1. newspapers. In indirect payments, a third party

1. Direct payment is the type of payment used by a consumer in order to get a product or a service. It is a one-time (or ongoing) payment, which goes directly from the consumer to the actual payee, without any third parties. Examples: buying a movie/concert ticket, newspaper, magazine, book, or video game, paying for cable/satellite television or a cellphone, downloading a music file, getting a subscription for magazines, journals, and newspapers.

In indirect payments, a third party is involved and a consumer doesn’t actually pay for a media product. There can be print or online indirect payments. In the case of indirect payments, other companies (usually advertisers) pay for all or a part of a product/service in order to reach out to the customer by putting advertising in a publication or through online content (like broadcasts). It results in the fact that not the consumer but the advertiser becomes the media company’s client.  Examples: Ad placements in newspapers and magazines, ads during streaming the online music, ads on YouTube.The biggest difference between these payments is that the customer doesn’t make the actual payment using the media product with indirect payments. a


2. Monopoly is an exclusive control granted by a government over a commodity or service where one producer (or several producers working together) controls supply and where the entry of new producers is impossible or restricted. Examples: ComEd, Google, GasPeople, the company that makes the money (coins and bills) for the United States, production of operating systems by Microsoft.  Oligopoly is a market situation with a handful of independent suppliers (usually a few (around 6) and not working together) controlling the supply and the price, creating a seller’s market. Those producers offer similar products and heavily rely on advertising and promotion in order to attract more customers. Examples: cellphone companies (T-Mobile, AT&T, Verizon, Sprint), airlines (United, American, Southwest, Spirit, Virgin), banking (Chase, Bank of America, Wells Fargo, Citi), petroleum (Shell, British Petroleum), automotive (Chevrolet, Dodge, Toyota), pharmaceuticals (CVS, Walgreens).Limited Competition is a market situation with many companies and sellers, but few products to sell. Examples: the market of cereals (Apple Jacks, Froot Loops, Lucky Charms), the restaurant business, hotels, pubs, hairdressing.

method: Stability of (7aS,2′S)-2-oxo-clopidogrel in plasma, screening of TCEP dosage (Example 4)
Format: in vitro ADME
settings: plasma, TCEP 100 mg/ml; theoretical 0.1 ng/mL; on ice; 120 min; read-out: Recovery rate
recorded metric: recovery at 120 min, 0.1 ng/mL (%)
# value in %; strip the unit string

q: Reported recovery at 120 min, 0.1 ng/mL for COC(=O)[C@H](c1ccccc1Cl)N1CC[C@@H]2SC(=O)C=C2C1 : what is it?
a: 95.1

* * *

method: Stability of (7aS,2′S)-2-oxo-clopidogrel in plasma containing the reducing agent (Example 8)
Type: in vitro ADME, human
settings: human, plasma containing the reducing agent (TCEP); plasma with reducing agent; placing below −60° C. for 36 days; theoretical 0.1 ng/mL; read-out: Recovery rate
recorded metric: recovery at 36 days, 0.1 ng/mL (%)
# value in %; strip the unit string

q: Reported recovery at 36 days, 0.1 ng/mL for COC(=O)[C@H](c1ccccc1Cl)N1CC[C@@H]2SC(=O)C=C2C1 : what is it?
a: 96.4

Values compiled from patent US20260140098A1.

Oligopoly and Limited competition both represent an imperfect competition on the market unlike the monopoly, which is an example of a perfect competition. With imperfect competition, producers or consumers may have some control over market prices. With perfect competition, producers and consumers don’t have any control over the prices. Oligopoly includes a few large firms and limited competition, on the contrary, contains a large number of small firms. Although monopoly is considered to be illegal in any country (because one company has exclusive control over a commodity or service in a market and can regulate the price over it), not every monopoly is illegal; for example, some companies produce such a superior product or they are so well-managed that they can win over their competitors while not violating any laws.  Monopoly is strictly controlled by the government in order to protect the consumers from the unexpected price changes (if monopolies were not controlled, they would have raised the prices to the highest, knowing that people would still buy their products, as there were no other substitutes on the market).